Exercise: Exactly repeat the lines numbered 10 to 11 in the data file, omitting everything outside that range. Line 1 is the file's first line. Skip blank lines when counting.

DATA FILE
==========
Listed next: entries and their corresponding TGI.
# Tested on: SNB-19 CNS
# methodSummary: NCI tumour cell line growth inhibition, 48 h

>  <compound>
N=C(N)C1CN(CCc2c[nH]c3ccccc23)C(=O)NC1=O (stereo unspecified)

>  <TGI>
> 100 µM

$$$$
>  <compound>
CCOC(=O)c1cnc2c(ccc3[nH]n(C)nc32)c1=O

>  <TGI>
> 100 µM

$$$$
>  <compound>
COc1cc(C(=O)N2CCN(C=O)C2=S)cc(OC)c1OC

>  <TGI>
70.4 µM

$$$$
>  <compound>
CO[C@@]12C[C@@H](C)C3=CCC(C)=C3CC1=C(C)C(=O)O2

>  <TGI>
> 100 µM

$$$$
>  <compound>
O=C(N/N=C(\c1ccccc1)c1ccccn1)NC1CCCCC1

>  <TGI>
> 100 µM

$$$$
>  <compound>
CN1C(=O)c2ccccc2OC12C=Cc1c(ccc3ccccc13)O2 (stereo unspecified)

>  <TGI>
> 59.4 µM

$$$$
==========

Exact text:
CCOC(=O)c1cnc2c(ccc3[nH]n(C)nc32)c1=O

>  <TGI>